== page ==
A new RFID centre opened in Markham, Ont. last month, the fruits of the labour of nine founding member organizations which spent a combined $1.7 million to build the facility. It will act as somewhat of a sandbox for curious executives who see RFID on the horizon to play around in and get their hands messy with the many toys on display.
At the press event held to cut the ribbon on the centre, leaders of the founding firms on hand each said a few words about the how fine a resource the centre was going to be for companies looking to find out more about RFID and how important a role the technology was set to assume in our lives and work.
The centre, make no mistake, is an impressive facility that should go a long way to making RFID’s adoption easier for deployers to handle. There is also no doubt that RFID is going to be instrumental in streamlining the supply chain.
What got lost in the multitude of backpats and glowing adjectives, however, was the burdensome effect the RFID changeover is going to have on many small operations that will be forced to adhere to implementation schedules imposed upon them by far more powerful entities.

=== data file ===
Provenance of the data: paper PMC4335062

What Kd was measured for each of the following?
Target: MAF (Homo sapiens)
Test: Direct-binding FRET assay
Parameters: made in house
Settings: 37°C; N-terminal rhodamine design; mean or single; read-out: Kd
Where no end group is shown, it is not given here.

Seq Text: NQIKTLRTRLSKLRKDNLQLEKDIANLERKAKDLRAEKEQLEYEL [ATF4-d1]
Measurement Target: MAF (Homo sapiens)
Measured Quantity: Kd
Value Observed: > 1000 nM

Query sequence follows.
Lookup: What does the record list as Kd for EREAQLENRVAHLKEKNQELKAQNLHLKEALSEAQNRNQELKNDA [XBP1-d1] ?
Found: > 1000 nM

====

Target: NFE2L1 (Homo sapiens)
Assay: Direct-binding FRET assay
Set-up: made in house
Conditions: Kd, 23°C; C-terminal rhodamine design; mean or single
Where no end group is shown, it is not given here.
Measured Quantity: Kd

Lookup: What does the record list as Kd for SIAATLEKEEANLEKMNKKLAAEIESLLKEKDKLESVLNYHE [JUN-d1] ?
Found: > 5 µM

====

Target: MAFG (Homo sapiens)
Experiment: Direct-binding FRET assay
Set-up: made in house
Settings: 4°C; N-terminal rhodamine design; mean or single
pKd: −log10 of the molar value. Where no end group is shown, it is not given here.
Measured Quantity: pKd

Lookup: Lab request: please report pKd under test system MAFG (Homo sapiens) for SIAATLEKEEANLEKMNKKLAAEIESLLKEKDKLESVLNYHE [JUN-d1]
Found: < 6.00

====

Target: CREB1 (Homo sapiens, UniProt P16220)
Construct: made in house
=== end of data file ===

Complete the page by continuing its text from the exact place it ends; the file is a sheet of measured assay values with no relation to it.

As with the deployments of virtually all new, large-scale technologies, it will be the bigger players that will adopt RFID first and which will force the smaller fish to either swim in the same direction or get gobbled up. Smaller members of the supply chain will have to invest in the costly readers, scanners and RFID tags that are part of the apparatus that makes the wireless wonder technology tick.
Don’t like it? Too bad, say the retail and automotive giants; this is the way it’s going to be. There is just too much cost to be driven out of the product delivery process to listen to the complaints of the penny-pinching, small-shop suppliers.
And to a large extent, they’re right. The efficiencies that RFID will bring are too significant to not adopt the technology in a significant way.
It’s highly worrisome, however, that most discussions about RFID ignore the incredible workloads and financial burdens the technology will foist upon those links in the chain that are least prepared to deal with them.
Efforts such as the RFID Centre are helpful, as far as RFID education goes. Hopefully, its founding members and other primary drivers will begin to examine more closely the circumstances that their decisions are creating for the thousands of little guys who will have no choice but to play the RFID game with them.
After all, the big guys’ transition to an RFID-centric supply chain would be much easier to face if their partners viewed them as allies rather than enemies.